The episode of Achilles’ ambush of Troilus, set in the Temple to Apollo Thymbraeus, is narrated in two metopes. In the first, A, Achilles in armour lurks behind the fountain, which however assumes the form of a sacrificial altar. On the fountain there stands a monstrous figure with a wolf’s head and a bird’s beak, wielding a long knife. In B, Troilus is on horseback, preceded by a young man on foot with a laurel branch. On his neck, on both sides, there is a female demon with wings on her head.
In this amphora we observe a version of a mythical episode which enjoyed widespread success in Archaic Etruria, as in the well-known case of the Tomb of the Bulls. The setting alludes ambiguously to the bloody sacrifice, with Troilus as its designated victim: holy water is gathered from the fountain-altar, while the statue that emerges from it appears to brandish a sacrificial tool rather than a weapon. This “demon of death” constitutes the most enigmatic element of the illustration, which goes beyond a simple evocation of the tragic ending.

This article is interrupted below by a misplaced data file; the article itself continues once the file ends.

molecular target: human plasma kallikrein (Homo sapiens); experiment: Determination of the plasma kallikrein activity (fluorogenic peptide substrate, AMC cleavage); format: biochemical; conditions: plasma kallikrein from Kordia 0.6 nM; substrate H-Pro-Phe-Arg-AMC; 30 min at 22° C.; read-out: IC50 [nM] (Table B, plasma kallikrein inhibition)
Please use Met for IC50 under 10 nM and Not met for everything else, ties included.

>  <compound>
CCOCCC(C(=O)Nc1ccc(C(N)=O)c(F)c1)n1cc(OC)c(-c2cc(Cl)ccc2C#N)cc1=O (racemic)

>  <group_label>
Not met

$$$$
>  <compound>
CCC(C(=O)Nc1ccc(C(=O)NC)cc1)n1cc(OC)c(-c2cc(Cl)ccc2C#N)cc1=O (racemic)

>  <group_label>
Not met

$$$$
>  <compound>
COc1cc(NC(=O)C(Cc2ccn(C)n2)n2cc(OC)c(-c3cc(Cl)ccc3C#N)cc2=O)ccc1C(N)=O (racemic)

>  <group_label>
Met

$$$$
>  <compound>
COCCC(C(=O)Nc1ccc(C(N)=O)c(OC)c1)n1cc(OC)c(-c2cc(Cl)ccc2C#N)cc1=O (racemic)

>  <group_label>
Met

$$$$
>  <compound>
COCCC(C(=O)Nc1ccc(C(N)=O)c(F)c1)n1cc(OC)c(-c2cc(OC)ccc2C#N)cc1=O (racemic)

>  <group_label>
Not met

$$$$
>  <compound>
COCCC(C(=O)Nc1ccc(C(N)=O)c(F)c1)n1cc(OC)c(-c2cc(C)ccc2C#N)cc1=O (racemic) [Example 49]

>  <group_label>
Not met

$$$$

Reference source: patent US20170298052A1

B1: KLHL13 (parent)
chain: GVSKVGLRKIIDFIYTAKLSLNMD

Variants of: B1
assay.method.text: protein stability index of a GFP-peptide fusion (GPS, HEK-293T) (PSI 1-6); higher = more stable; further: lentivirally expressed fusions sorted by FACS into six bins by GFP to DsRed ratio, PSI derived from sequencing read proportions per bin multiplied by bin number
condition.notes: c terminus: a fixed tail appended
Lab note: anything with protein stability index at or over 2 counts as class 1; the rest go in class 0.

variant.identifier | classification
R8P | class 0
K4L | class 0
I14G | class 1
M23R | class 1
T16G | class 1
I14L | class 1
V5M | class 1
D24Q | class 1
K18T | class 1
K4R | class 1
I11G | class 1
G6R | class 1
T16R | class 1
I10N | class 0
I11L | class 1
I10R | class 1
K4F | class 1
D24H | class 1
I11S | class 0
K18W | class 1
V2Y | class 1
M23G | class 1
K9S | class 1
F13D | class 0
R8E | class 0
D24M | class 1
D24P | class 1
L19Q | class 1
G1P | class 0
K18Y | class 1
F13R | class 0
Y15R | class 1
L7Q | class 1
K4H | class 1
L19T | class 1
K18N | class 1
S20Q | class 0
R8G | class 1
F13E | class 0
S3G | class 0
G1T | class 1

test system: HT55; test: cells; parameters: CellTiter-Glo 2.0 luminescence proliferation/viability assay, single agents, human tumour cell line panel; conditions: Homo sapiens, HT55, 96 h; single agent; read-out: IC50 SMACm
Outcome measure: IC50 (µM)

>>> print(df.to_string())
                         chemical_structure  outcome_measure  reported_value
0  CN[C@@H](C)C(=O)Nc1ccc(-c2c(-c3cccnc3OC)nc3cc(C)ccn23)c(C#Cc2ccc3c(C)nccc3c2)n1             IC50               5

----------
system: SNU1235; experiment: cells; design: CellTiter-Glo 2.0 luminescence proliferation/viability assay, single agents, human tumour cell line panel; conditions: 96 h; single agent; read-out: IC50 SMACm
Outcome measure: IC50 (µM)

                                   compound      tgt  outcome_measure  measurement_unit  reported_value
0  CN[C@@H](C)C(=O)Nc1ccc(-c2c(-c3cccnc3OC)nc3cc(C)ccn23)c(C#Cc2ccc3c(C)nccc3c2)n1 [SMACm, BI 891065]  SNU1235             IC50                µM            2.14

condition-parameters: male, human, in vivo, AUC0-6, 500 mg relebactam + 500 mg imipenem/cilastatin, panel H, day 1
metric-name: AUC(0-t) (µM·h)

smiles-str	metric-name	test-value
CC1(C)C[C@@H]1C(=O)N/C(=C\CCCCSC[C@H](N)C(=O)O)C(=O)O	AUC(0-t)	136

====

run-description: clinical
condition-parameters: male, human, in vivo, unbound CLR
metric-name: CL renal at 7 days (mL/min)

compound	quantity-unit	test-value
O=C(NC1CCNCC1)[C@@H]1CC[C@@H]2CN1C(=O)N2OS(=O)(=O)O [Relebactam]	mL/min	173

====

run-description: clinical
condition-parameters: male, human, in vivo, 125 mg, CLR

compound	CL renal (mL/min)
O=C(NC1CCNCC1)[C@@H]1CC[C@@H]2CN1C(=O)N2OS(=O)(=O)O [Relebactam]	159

This vessel, among the few in the La Tolfa Group with a mythological theme, is the work of a Greek-Oriental painter who may also have participated in the decoration of the Tomb of the Bulls n Tarquinia; such a possibility has cast doubt on the traditional location in Vulci of the production of this form of vessel.